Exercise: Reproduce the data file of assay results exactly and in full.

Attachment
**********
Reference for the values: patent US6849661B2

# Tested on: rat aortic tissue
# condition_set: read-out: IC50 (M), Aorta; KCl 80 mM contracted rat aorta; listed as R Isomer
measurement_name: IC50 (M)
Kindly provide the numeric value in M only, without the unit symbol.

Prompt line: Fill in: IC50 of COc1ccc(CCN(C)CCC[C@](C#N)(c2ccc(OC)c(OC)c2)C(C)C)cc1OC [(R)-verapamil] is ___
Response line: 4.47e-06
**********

Reference for the values: patent US6849661B2

# Tested on: rat aortic tissue
# condition_set: read-out: IC50 (M), Aorta; KCl 80 mM contracted rat aorta; listed as R Isomer
measurement_name: IC50 (M)
Kindly provide the numeric value in M only, without the unit symbol.

Prompt line: Fill in: IC50 of COc1ccc(CCN(C)CCC[C@](C#N)(c2ccc(OC)c(OC)c2)C(C)C)cc1OC [(R)-verapamil] is ___
Response line: 4.47e-06